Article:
Radial Coordinates
(KS2, Year 6)

The radial coordinate is the first number in the pair of numbers used to describe polar coordinates. For example, in the polar coordinates (5, 45°), the radial coordinate is 5 (the number on the left):radial_coordinateThe radial coordinate is sometimes called the radius.

What Does the Radial Coordinate Mean?

The radial coordinate tells you how far a point is from the pole. If a point has polar coordinates (5, 45°), the point would be 5 from the pole. The image below shows what we mean by a point being 5 units from the pole: radial_coordinate_on_graph

Using a Polar Grid to Find the Radial Coordinate

A polar grid can be used to find the radial coordinate. A polar grid is shown below:radial_coordinate_on_polar_gridA circle is shown in red. If we read along the horizontal axis (called the polar axis), we see that this circle is labelled 5. This circle has a radius of 5. All points on it have a radial coordinate of 5.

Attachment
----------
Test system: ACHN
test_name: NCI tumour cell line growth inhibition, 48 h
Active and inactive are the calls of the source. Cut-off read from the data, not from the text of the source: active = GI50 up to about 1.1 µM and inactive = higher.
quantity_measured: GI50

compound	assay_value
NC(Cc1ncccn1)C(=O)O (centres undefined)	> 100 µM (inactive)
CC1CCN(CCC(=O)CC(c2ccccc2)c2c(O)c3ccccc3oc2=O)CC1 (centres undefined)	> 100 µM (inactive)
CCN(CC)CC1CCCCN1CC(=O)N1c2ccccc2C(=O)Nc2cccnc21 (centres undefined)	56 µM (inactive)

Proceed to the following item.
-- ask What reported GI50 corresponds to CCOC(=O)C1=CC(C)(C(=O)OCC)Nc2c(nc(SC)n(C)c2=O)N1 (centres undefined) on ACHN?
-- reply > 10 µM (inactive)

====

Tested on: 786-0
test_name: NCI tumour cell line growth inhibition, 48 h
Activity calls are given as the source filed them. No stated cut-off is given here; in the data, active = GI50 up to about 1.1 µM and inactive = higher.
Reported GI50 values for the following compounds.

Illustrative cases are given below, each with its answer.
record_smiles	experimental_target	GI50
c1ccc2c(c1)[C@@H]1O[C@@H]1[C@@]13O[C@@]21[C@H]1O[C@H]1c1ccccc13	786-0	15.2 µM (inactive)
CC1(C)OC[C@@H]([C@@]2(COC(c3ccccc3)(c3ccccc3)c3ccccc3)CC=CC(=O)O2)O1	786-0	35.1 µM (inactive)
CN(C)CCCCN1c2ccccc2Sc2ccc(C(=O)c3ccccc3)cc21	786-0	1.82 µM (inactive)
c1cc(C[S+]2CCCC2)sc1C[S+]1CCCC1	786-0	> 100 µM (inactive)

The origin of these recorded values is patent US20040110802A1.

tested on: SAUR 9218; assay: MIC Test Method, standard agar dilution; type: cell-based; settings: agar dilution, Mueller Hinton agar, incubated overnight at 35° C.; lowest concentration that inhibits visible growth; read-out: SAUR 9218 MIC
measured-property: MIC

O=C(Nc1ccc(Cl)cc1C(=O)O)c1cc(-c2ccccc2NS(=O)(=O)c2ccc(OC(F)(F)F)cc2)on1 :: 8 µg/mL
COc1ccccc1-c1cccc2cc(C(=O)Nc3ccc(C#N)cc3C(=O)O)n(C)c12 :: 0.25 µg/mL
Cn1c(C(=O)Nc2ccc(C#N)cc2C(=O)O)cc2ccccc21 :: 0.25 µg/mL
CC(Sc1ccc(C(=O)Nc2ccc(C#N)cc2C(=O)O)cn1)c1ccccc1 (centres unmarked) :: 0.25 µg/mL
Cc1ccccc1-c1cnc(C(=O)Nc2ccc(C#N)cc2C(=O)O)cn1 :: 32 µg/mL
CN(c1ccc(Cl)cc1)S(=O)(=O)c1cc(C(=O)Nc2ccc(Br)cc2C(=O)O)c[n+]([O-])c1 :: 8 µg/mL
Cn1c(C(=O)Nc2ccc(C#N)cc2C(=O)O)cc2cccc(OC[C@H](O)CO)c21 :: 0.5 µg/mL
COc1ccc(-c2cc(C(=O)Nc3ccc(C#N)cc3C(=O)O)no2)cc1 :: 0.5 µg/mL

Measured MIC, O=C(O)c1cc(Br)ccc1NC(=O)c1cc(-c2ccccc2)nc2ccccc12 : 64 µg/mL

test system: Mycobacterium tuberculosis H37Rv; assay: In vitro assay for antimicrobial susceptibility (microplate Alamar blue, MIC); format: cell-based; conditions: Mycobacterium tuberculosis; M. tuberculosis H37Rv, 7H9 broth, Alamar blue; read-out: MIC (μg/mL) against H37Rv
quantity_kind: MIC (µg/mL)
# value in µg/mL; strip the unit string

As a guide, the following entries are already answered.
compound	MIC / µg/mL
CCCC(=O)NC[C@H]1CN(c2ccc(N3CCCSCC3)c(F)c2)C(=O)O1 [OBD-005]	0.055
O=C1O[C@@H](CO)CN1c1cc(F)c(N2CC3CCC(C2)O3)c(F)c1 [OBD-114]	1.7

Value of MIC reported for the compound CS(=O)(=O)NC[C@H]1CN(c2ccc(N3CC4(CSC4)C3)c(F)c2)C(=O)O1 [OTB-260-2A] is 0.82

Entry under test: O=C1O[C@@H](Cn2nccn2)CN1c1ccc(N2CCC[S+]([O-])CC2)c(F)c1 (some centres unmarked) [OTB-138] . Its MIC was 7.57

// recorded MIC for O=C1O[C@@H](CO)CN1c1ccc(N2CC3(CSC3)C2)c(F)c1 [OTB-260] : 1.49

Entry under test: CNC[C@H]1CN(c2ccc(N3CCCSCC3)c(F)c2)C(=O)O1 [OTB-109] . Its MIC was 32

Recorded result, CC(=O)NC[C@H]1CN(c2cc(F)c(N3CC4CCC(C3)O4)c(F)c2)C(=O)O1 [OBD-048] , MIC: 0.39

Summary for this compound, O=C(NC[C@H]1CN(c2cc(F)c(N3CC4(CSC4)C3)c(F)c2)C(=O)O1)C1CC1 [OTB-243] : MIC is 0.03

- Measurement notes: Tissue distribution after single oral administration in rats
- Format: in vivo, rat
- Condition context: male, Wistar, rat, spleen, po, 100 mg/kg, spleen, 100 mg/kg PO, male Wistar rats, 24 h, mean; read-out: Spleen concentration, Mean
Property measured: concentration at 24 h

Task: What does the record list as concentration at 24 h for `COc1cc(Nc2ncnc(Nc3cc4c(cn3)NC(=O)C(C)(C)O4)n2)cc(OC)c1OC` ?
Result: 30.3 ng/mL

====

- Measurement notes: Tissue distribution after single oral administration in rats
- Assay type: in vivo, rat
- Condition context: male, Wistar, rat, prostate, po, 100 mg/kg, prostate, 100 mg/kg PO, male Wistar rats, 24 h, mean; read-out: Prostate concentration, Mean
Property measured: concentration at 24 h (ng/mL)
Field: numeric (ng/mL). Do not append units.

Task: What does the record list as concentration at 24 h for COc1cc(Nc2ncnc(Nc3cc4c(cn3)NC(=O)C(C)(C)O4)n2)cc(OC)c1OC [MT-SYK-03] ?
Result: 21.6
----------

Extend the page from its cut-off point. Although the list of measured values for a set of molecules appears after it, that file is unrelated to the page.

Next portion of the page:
The Radial Coordinate Can Only Be Positive

The radial coordinate can only be a positive numbers (0, 1, 2, 3...). It does not matter which direction a point is from a point, the distance is positive.radial_coordinate_positive
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This page was written by Stephen Clarke.